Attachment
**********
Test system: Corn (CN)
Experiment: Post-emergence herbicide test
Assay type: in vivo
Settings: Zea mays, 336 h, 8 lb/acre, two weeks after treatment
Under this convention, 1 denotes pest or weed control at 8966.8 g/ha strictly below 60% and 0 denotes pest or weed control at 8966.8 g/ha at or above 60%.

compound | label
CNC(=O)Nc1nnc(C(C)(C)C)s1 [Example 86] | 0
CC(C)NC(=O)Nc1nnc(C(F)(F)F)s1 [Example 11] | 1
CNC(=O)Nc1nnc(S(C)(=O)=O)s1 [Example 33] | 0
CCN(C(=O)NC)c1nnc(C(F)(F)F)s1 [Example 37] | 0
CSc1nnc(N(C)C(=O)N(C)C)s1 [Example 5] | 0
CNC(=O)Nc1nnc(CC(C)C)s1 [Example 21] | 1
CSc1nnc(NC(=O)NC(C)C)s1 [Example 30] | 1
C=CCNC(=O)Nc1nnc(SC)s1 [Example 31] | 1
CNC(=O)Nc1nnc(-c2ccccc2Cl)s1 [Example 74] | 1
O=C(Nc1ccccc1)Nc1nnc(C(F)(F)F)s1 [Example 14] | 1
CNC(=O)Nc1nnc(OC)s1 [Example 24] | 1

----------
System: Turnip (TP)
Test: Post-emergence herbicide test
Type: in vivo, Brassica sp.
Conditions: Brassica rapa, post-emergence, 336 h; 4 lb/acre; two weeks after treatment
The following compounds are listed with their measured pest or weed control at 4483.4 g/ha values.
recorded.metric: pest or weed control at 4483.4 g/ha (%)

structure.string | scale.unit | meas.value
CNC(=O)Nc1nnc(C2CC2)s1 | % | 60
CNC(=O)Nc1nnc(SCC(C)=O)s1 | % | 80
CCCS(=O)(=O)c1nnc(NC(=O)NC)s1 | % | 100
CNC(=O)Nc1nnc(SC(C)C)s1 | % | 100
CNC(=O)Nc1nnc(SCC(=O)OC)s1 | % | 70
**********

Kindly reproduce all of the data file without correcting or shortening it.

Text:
Test system: Corn (CN)
Experiment: Post-emergence herbicide test
Assay type: in vivo
Settings: Zea mays, 336 h, 8 lb/acre, two weeks after treatment
Under this convention, 1 denotes pest or weed control at 8966.8 g/ha strictly below 60% and 0 denotes pest or weed control at 8966.8 g/ha at or above 60%.

compound | label
CNC(=O)Nc1nnc(C(C)(C)C)s1 [Example 86] | 0
CC(C)NC(=O)Nc1nnc(C(F)(F)F)s1 [Example 11] | 1
CNC(=O)Nc1nnc(S(C)(=O)=O)s1 [Example 33] | 0
CCN(C(=O)NC)c1nnc(C(F)(F)F)s1 [Example 37] | 0
CSc1nnc(N(C)C(=O)N(C)C)s1 [Example 5] | 0
CNC(=O)Nc1nnc(CC(C)C)s1 [Example 21] | 1
CSc1nnc(NC(=O)NC(C)C)s1 [Example 30] | 1
C=CCNC(=O)Nc1nnc(SC)s1 [Example 31] | 1
CNC(=O)Nc1nnc(-c2ccccc2Cl)s1 [Example 74] | 1
O=C(Nc1ccccc1)Nc1nnc(C(F)(F)F)s1 [Example 14] | 1
CNC(=O)Nc1nnc(OC)s1 [Example 24] | 1

----------
System: Turnip (TP)
Test: Post-emergence herbicide test
Type: in vivo, Brassica sp.
Conditions: Brassica rapa, post-emergence, 336 h; 4 lb/acre; two weeks after treatment
The following compounds are listed with their measured pest or weed control at 4483.4 g/ha values.
recorded.metric: pest or weed control at 4483.4 g/ha (%)

structure.string | scale.unit | meas.value
CNC(=O)Nc1nnc(C2CC2)s1 | % | 60
CNC(=O)Nc1nnc(SCC(C)=O)s1 | % | 80
CCCS(=O)(=O)c1nnc(NC(=O)NC)s1 | % | 100
CNC(=O)Nc1nnc(SC(C)C)s1 | % | 100
CNC(=O)Nc1nnc(SCC(=O)OC)s1 | % | 70